Anti-Slavery | St. Louis Public Radio

Anti-Slavery

Dorris Keeven-Franke leads several of Archer Alexander's descendants through a tour of Alexander's life. They're standing here at the Pitman family cemetery. The Pitmans were one of Alexander's owners.
Chad Davis | St. Louis Public Radio

For the past 30 years, Keith Winstead has been tracing the many generations of his family history.

“When I first started genealogy, I thought I’d be lucky to go and find a third great-grandparent. I got pictures now of 10 generations,” Winstead said.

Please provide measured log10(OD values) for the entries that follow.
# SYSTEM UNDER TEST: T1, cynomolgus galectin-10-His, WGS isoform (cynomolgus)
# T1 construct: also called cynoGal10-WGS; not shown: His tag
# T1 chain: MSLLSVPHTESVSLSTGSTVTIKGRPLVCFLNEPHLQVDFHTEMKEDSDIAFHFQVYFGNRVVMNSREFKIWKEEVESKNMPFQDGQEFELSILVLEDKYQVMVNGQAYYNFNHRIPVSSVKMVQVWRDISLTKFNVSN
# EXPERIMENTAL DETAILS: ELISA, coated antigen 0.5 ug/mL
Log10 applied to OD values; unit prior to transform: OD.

On a cold and windy day he was at Bellefontaine Cemetery with about 15 other family members who hail from different parts of the U.S., such as Louisville, Atlanta, New York and Cincinnati.

Arnold Krekel founded a German language newspaper and helped other abolitionists establish Lincoln University.
Missouri Historical Society Collections

It’s the early to mid 1800s in Missouri. The state’s German population is seeing an increase, especially in the cities of St. Louis and Hermann. Many are traveling to the U.S. to seek a better life, free of injustice from German rulers. Amongst those immigrants is Arnold Krekel.

Krekel’s story is not known to most St. Louisans.  He arrived in America at 17 years old and eventually became a federal judge. He was also one of many from his region to fight for the abolition of slavery in Missouri.